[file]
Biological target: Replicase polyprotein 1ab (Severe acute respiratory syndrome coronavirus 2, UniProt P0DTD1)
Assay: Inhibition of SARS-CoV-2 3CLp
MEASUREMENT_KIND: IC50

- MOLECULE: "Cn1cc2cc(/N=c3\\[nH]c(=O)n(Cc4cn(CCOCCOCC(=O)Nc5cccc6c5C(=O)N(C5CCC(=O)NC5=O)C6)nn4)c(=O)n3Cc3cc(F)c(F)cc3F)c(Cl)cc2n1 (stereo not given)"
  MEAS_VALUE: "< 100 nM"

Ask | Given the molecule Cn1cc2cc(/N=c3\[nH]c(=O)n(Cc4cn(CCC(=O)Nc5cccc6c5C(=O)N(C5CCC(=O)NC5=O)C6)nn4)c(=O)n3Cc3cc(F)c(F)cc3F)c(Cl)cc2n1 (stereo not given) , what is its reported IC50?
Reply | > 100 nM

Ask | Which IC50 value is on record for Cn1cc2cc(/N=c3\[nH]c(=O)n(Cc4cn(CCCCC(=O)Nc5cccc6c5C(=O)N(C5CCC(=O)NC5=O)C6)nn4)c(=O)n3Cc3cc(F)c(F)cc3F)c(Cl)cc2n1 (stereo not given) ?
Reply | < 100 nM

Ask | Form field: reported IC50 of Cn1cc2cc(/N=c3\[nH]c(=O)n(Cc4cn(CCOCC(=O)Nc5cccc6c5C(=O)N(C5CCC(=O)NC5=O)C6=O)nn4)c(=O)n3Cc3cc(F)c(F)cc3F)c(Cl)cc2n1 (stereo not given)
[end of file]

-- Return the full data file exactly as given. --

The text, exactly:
Biological target: Replicase polyprotein 1ab (Severe acute respiratory syndrome coronavirus 2, UniProt P0DTD1)
Assay: Inhibition of SARS-CoV-2 3CLp
MEASUREMENT_KIND: IC50

- MOLECULE: "Cn1cc2cc(/N=c3\\[nH]c(=O)n(Cc4cn(CCOCCOCC(=O)Nc5cccc6c5C(=O)N(C5CCC(=O)NC5=O)C6)nn4)c(=O)n3Cc3cc(F)c(F)cc3F)c(Cl)cc2n1 (stereo not given)"
  MEAS_VALUE: "< 100 nM"

Ask | Given the molecule Cn1cc2cc(/N=c3\[nH]c(=O)n(Cc4cn(CCC(=O)Nc5cccc6c5C(=O)N(C5CCC(=O)NC5=O)C6)nn4)c(=O)n3Cc3cc(F)c(F)cc3F)c(Cl)cc2n1 (stereo not given) , what is its reported IC50?
Reply | > 100 nM

Ask | Which IC50 value is on record for Cn1cc2cc(/N=c3\[nH]c(=O)n(Cc4cn(CCCCC(=O)Nc5cccc6c5C(=O)N(C5CCC(=O)NC5=O)C6)nn4)c(=O)n3Cc3cc(F)c(F)cc3F)c(Cl)cc2n1 (stereo not given) ?
Reply | < 100 nM

Ask | Form field: reported IC50 of Cn1cc2cc(/N=c3\[nH]c(=O)n(Cc4cn(CCOCC(=O)Nc5cccc6c5C(=O)N(C5CCC(=O)NC5=O)C6=O)nn4)c(=O)n3Cc3cc(F)c(F)cc3F)c(Cl)cc2n1 (stereo not given)